Joanne Mak (40), a mother of two, fulfilled her schoolgirl dream of doing an Ironman race recently at Western Australia. She started triathlon only 2 years ago.

JustRunLah!: How would you introduce yourself to Singapore triathlon community?

Joanne: A mother-of-two who started triathlon at the ripe old age of 38 and who went on to fulfill her schoolgirl dream of doing a full Ironman Triathlon at 40.

JustRunLah!: When did you first pick up triathlon (what age) and what inspired you to do so? And even to go for your first Ironman race?

Joanne: I did my 1st triathlon at 38 just 2 years ago as it has been my dream since I was 19. I remember watching Ironman and Eco Challenge on ESPN as a schoolgirl and being moved and inspired by the determination shown by these endurance and adventure racers. I wish I could have taken up triathlon when I was younger but I knew no friends who did triathlon then (the local triathlon scene was not very big in the early 1990s) and did not dare to ride on the roads on my own.

I only picked up cycling when I got injured with plantar fasciitis in my left foot in 2012 and was advised to lay off from running. By then I knew a colleague who was an experienced Ironman and with his guidance, I bought my first bicycle and picked up cycling to replace running and did my first Olympic Distance and 70.3 triathlon in 2013.

The Ironman Triathlon has always been my ultimate dream and goal. After I finished Tokyo Marathon this year without walking despite my ITB injury flaring up from 25km, I decided to take the plunge and registered for the Ironman to fulfill my 21-year dream as well as to mark my 4th decade significantly.


JustRunLah!: You completed your first Ironman race with an impressive 12hr 44min. What was going through your mind throughout the race and all the way to the finishing point?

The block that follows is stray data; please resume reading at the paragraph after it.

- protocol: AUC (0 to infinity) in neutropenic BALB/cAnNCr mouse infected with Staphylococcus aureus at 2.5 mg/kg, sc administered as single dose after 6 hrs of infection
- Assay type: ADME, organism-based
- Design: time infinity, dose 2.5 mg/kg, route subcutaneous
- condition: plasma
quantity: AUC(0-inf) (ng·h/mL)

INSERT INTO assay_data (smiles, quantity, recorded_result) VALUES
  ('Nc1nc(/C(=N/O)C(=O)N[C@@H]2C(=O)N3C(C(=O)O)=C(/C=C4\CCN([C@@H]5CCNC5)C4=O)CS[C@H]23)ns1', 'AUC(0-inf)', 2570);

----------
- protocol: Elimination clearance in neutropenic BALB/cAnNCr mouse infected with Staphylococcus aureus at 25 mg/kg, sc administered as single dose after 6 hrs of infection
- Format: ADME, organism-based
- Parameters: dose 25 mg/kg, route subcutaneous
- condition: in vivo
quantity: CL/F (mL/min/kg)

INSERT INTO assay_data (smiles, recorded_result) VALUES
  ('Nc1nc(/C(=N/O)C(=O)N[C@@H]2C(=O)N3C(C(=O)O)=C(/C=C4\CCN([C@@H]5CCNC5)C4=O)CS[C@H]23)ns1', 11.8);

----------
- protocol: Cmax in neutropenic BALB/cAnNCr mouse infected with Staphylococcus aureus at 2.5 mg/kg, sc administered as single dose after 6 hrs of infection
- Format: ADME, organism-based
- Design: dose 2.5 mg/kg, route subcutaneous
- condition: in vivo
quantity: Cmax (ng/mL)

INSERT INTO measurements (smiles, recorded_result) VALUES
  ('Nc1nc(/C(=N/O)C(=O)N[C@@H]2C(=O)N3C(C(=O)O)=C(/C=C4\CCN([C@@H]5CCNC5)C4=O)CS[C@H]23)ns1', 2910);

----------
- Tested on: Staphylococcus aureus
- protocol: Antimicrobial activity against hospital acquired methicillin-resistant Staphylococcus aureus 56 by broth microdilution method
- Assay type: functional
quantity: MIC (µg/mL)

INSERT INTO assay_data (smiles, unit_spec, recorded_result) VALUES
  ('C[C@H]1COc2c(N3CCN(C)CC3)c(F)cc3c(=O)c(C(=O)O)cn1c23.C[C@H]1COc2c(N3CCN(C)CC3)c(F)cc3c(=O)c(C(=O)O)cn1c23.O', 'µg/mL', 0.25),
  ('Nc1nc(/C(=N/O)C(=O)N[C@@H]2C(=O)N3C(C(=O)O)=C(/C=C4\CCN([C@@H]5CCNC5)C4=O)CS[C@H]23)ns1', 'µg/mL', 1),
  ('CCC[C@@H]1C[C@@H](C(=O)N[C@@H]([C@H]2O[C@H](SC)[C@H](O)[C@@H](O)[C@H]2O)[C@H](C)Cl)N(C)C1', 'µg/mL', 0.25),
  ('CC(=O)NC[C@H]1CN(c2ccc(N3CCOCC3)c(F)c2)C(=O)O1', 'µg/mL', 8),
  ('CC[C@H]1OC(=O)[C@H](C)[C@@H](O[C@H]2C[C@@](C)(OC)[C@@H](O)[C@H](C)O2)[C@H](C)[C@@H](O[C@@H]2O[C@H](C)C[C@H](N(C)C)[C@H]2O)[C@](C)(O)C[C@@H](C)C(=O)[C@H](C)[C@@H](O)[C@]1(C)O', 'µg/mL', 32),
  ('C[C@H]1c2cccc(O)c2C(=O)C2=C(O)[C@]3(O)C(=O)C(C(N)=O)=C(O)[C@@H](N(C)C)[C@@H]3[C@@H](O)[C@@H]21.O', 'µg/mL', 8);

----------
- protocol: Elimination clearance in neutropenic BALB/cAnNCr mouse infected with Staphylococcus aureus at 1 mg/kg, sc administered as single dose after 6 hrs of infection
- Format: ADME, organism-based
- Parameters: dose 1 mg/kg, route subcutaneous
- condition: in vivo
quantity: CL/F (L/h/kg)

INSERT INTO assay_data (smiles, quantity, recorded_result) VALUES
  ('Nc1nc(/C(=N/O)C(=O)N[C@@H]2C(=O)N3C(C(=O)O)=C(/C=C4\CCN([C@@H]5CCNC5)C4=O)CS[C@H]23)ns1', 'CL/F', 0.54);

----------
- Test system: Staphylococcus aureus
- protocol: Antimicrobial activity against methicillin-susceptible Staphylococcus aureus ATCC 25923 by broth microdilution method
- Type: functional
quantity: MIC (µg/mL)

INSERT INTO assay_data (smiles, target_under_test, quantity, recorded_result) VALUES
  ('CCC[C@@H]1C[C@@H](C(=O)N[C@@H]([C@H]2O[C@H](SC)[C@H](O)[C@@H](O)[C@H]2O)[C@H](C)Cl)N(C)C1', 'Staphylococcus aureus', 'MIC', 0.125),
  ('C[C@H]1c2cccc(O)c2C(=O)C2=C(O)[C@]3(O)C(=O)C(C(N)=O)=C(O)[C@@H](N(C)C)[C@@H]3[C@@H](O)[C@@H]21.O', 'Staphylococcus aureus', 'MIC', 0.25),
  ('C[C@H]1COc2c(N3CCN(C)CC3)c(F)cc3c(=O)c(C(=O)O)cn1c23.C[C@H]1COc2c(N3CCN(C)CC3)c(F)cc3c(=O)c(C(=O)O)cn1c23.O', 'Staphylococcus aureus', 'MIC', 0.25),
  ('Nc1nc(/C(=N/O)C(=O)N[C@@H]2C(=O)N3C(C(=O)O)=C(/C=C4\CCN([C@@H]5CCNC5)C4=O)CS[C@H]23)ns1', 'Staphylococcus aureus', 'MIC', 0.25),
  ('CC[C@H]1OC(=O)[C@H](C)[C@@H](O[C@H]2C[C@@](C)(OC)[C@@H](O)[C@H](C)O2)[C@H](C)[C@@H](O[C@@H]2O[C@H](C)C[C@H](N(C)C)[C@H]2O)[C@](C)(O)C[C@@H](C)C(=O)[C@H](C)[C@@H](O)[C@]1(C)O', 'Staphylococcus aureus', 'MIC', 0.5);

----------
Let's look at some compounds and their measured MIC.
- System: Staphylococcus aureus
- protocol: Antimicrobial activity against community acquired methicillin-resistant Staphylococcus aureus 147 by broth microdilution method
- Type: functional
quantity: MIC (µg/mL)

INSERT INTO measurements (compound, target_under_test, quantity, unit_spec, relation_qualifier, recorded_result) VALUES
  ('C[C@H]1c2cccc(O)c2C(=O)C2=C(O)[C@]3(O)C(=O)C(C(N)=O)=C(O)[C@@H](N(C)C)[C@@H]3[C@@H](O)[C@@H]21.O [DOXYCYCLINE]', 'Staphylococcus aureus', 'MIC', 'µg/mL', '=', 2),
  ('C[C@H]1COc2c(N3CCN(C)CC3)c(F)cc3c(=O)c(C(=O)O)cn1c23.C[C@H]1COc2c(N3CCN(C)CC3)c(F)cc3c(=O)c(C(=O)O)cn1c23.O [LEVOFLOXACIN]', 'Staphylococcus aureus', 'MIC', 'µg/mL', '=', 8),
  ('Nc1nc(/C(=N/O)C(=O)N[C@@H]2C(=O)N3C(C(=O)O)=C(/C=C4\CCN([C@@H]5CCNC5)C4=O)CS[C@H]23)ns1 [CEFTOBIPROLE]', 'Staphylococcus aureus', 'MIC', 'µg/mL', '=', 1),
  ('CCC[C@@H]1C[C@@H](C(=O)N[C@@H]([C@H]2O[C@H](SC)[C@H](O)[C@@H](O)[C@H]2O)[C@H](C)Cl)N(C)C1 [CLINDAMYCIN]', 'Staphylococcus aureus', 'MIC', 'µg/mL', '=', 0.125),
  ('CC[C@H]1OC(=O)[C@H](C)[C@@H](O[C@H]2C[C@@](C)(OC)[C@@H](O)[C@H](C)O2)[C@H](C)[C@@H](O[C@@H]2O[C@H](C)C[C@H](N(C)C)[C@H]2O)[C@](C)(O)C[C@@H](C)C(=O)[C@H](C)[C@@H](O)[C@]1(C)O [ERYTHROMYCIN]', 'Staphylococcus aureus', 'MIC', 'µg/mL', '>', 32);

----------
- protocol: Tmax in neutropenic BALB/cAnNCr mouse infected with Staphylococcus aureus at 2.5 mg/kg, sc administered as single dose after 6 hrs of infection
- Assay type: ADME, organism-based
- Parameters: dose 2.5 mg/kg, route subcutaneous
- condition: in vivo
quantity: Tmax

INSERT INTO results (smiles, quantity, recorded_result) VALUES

Joanne: Honestly, I did not feel confident about this race because I lacked mileage for the swim and run as I have been injured with plantar fasciitis on my right foot since mid May. I was also having sore throat and running nose a few days before I departed for Western Australia. I’m the sort who never feels I have prepared enough for a race.

The swim was tough and the test swim 2 days before race day would never have prepared us for the race day conditions where the sea was choppy and waves were high. I took forever at the U-turn point and return 1.9km back to shore! In fact I started feeling nauseous and my only wish was to finish the swim, even though I knew that I would be off my target time of under 1hr 30min for the swim. When I finally reached the shore, I walked instead of jogged to transition to walk the nausea off. It was quite demoralising to see that 80% or so of the bikes were gone and I was among the bottom 20% left.

I was afraid of the bike leg as I got blown off the road during my test ride on Friday. My plan was to go steady and I did, but at a slower than planned pace due to the crosswinds and headwind. The crosswinds were scary and I gripped my aerobars for dear life and told myself to pedal harder and get out of the open area. However, I lost control of my bike due to the winds near the 90km mark and hit the left side of my head pretty hard as well as scraped my left elbow, thigh and knees. The fall caused my chain to drop as well as my brakes to rub against my front wheel but after adjusting, the bike was good to go. As I picked myself up and carried on, supporters on both sides of the road who witnessed my crash applauded…lol 😉

Due to the knock on my head, I felt discomfort opening my mouth to even drink from my bottle and even now, 1 week after the race, I cannot open my mouth too big to even brush my teeth properly as the left side of my face is swollen and I look like I have blue-grey eye shadow on the side of my left eye!